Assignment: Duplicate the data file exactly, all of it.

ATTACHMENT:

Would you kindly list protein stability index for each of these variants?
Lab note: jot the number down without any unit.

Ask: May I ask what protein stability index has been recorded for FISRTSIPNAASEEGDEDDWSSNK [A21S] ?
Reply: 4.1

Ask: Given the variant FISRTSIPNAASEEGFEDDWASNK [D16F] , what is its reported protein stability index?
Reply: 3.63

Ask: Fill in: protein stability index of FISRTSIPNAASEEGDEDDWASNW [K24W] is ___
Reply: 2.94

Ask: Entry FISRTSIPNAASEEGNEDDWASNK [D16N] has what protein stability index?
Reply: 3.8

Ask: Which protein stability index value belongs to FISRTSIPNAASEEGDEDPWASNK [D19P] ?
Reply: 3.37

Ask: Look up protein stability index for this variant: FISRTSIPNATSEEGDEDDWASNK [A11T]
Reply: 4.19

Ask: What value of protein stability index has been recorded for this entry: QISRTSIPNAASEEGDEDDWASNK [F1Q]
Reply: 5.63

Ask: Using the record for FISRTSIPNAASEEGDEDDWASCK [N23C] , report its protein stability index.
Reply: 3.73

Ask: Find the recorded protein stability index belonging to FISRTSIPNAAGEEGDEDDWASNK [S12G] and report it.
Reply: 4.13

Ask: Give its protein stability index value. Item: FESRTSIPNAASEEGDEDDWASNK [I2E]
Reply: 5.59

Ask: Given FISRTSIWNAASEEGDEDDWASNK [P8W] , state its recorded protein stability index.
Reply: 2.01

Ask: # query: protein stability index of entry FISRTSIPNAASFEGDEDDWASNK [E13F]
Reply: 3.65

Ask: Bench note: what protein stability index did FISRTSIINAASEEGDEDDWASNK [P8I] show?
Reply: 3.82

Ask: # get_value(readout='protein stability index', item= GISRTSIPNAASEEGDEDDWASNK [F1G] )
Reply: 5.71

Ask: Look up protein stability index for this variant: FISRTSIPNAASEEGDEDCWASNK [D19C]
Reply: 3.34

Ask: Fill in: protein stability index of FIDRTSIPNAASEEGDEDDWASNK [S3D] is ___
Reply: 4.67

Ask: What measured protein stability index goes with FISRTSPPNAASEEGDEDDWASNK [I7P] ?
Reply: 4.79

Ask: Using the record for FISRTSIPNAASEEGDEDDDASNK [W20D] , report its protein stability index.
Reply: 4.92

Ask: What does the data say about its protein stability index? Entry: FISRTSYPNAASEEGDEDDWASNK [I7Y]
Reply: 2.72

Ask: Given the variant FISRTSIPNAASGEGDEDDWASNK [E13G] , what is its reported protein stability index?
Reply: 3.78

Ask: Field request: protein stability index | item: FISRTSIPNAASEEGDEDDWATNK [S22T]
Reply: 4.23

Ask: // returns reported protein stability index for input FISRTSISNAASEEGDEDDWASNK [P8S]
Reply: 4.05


Would you kindly list protein stability index for each of these variants?
Lab note: jot the number down without any unit.

Ask: May I ask what protein stability index has been recorded for FISRTSIPNAASEEGDEDDWSSNK [A21S] ?
Reply: 4.1

Ask: Given the variant FISRTSIPNAASEEGFEDDWASNK [D16F] , what is its reported protein stability index?
Reply: 3.63

Ask: Fill in: protein stability index of FISRTSIPNAASEEGDEDDWASNW [K24W] is ___
Reply: 2.94

Ask: Entry FISRTSIPNAASEEGNEDDWASNK [D16N] has what protein stability index?
Reply: 3.8

Ask: Which protein stability index value belongs to FISRTSIPNAASEEGDEDPWASNK [D19P] ?
Reply: 3.37

Ask: Look up protein stability index for this variant: FISRTSIPNATSEEGDEDDWASNK [A11T]
Reply: 4.19

Ask: What value of protein stability index has been recorded for this entry: QISRTSIPNAASEEGDEDDWASNK [F1Q]
Reply: 5.63

Ask: Using the record for FISRTSIPNAASEEGDEDDWASCK [N23C] , report its protein stability index.
Reply: 3.73

Ask: Find the recorded protein stability index belonging to FISRTSIPNAAGEEGDEDDWASNK [S12G] and report it.
Reply: 4.13

Ask: Give its protein stability index value. Item: FESRTSIPNAASEEGDEDDWASNK [I2E]
Reply: 5.59

Ask: Given FISRTSIWNAASEEGDEDDWASNK [P8W] , state its recorded protein stability index.
Reply: 2.01

Ask: # query: protein stability index of entry FISRTSIPNAASFEGDEDDWASNK [E13F]
Reply: 3.65

Ask: Bench note: what protein stability index did FISRTSIINAASEEGDEDDWASNK [P8I] show?
Reply: 3.82

Ask: # get_value(readout='protein stability index', item= GISRTSIPNAASEEGDEDDWASNK [F1G] )
Reply: 5.71

Ask: Look up protein stability index for this variant: FISRTSIPNAASEEGDEDCWASNK [D19C]
Reply: 3.34

Ask: Fill in: protein stability index of FIDRTSIPNAASEEGDEDDWASNK [S3D] is ___
Reply: 4.67

Ask: What measured protein stability index goes with FISRTSPPNAASEEGDEDDWASNK [I7P] ?
Reply: 4.79

Ask: Using the record for FISRTSIPNAASEEGDEDDDASNK [W20D] , report its protein stability index.
Reply: 4.92

Ask: What does the data say about its protein stability index? Entry: FISRTSYPNAASEEGDEDDWASNK [I7Y]
Reply: 2.72

Ask: Given the variant FISRTSIPNAASGEGDEDDWASNK [E13G] , what is its reported protein stability index?
Reply: 3.78

Ask: Field request: protein stability index | item: FISRTSIPNAASEEGDEDDWATNK [S22T]
Reply: 4.23

Ask: // returns reported protein stability index for input FISRTSISNAASEEGDEDDWASNK [P8S]
Reply: 4.05